Disabled people with staff of ABLE, a Catholic charity changing lives in Singapore. (Photo: ABLE)
In 2015, Mohmmad Syafiq’s world turned upside down when he suffered a massive stroke that left the lower half of his body paralyzed. He thought it was an end to his happy, spirited and independent life forever.
Six years on, the 29-year-old Muslim from Singapore has defied all the challenges and regained the strength to become independent again despite limited movement.
Though he needs to use a wheelchair, Syafiq has a full-time job five days a week as a customer service agent with Silver Spring Pathfinder, an outsourced customer services provider.
He goes to the office every morning and works side by side with colleagues. He enjoys the banter of office life and returns home with happiness each day.
Syafiq’s joyful recovery would not have been possible without support from ABLE (Abilities Beyond Limitations and Expectations), a Catholic charity linked with Caritas Singapore, the social service agency of Singapore Archdiocese.
Syafiq was introduced to ABLE in 2016 when he was still in distress over his unexpected physical disability.
The staff at ABLE are very passionate and caring, and they know what they are doing
The therapists at ABLE gave him love that restored his confidence. Its rehabilitation center provided him with transport and respite services when he returned to his family.
For several months, Syafiq attended coaching and counseling sessions as part of ABLE’s Return-To-Work program. Thanks to hard work, perseverance and an enormous amount of encouragement and support, Syafiq was able to find a job in 2018.
As the young man looks back on his life since his stroke, including his challenges and struggles, he bows his head to acknowledge the support he has received from ABLE.
“The staff at ABLE are very passionate and caring, and they know what they are doing,” he said.
Dozens of similar stories of inspiration and hope in Singapore are credited to ABLE, which came into being in 2009.
That year, the Catholic Social and Community Council approached Raymundo Yu, a Philippines-born Singaporean banker, to help establish Caritas Singapore to serve people with physical disabilities.
Yu, a well-known philanthropist, gathered a group of like-minded individuals to raise funds and run the charity. In October 2010, ABLE was incorporated with the National Council of Social Services and began operating as a member of Caritas Singapore.
“The destitute should not be treated like handouts,” Yu, the founding chairman of ABLE, said during an interview.
Prior to its incorporation, ABLE carried out research to assess the needs of people with physical challenges in the community and a series of talks were held with like-minded organizations over possible collaboration.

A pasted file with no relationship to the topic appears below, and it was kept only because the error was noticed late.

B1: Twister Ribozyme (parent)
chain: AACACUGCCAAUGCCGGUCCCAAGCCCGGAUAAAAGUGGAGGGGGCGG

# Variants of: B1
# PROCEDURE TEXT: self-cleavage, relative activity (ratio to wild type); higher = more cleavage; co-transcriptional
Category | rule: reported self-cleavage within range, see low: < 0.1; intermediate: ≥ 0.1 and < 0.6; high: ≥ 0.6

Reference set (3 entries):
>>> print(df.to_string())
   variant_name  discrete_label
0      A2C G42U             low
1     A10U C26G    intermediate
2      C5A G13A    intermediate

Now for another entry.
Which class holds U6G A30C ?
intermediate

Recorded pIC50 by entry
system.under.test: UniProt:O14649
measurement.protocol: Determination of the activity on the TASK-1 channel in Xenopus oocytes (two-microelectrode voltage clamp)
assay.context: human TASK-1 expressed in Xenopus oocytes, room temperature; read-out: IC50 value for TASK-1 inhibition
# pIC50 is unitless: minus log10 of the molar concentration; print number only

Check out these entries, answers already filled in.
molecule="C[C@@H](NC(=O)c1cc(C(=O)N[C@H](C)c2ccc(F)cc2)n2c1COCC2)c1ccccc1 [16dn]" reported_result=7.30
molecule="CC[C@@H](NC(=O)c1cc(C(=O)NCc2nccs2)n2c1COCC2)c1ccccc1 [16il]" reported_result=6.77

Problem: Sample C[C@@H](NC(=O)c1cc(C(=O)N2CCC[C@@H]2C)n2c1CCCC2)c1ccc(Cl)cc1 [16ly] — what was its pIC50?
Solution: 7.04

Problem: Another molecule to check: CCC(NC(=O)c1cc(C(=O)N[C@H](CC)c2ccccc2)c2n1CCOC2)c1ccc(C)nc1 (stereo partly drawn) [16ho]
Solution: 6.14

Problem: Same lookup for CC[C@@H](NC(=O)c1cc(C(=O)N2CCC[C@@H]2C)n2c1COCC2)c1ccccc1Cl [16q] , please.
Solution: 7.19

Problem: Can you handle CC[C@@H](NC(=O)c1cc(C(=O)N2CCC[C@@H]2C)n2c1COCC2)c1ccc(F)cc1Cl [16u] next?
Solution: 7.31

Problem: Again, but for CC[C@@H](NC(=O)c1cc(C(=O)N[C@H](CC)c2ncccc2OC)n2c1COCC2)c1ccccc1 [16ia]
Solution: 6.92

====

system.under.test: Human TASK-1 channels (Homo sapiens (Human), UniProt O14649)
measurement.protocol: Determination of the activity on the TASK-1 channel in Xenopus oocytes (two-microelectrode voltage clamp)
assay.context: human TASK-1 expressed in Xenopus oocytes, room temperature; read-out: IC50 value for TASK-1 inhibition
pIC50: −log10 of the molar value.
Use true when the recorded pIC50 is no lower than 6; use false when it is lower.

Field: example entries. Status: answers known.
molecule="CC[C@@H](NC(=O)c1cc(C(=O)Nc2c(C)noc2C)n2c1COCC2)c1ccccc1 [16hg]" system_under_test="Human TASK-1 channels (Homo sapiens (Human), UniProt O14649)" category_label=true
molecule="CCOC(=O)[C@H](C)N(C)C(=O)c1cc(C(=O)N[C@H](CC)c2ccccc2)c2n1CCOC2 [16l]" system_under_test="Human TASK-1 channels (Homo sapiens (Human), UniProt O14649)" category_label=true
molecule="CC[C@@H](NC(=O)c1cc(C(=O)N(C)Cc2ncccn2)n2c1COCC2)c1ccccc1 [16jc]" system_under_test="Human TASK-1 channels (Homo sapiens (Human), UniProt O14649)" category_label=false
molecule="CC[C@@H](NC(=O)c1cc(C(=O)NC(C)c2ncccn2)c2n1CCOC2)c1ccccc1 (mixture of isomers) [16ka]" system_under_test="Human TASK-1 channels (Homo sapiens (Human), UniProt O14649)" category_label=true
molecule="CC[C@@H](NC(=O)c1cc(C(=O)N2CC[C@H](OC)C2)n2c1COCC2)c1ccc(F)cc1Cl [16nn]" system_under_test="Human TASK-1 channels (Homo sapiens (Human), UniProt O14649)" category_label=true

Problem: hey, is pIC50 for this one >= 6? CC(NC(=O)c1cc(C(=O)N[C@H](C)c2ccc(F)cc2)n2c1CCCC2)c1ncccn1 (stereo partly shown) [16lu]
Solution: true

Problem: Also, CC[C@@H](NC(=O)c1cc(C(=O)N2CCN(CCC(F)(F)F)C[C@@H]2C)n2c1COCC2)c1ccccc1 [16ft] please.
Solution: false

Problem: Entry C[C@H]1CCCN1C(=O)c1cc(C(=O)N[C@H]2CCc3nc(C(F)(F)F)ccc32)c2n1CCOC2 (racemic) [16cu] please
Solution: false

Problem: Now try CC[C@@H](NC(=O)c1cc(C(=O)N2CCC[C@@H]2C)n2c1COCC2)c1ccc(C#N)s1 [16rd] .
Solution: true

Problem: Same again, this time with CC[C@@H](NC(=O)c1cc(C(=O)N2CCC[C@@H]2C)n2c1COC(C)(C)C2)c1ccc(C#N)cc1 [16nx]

ABLE implemented the first project with the Muscular Dystrophy Association of Singapore (MDAS) to run the Centre for the Physically Challenged from December 2010 to May 2015. The project served 326 people with over 500 rehabilitation sessions, 160 courses and 182 job placements.
In March 2013, again collaborating with MDAS, ABLE set up Agape Respite to provide opportunities for caregivers to energize and refresh themselves. At the center, caregivers get respite through organized activities and their care recipients are involved in relaxing activities. It has served over 200 family caregivers and 140 patients through the center and home-based programs.
Serving people with disabilities is a form of giving back to society
The same year, ABLE launched the Return-To-Work project to train and coach physically challenged beneficiaries in accounting and to place them in gainful employment. Services include accounting, payroll and GST applications and filings.
Since 2015, the initiative has been registered with the government with the mission to provide opportunities for the disabled to be gainfully employed.
In October 2015, ABLE relocated to Agape Village in Toa Payoh, a residential area in central Singapore. Agape Village houses three centers — ABLE Rehabilitation and Training Center, ABLE Respite Center and ABLE Transport, which provides wheelchair-accessible vans to disabled persons.
During the Covid-19 pandemic and lockdowns, ABLE has adopted new ways to help people through telecommunications and video-conferencing.
“Serving people with disabilities is a form of giving back to society,” said ABLE executive director Gene Lee.
Singapore has about 250,000 people with disabilities out its population of 5.8 million, according to government data.
Social activists say that despite state-run and non-government services, many disabled persons face social stigma in the city-state largely due to a lack of community awareness and a robust family-based caregiver support system.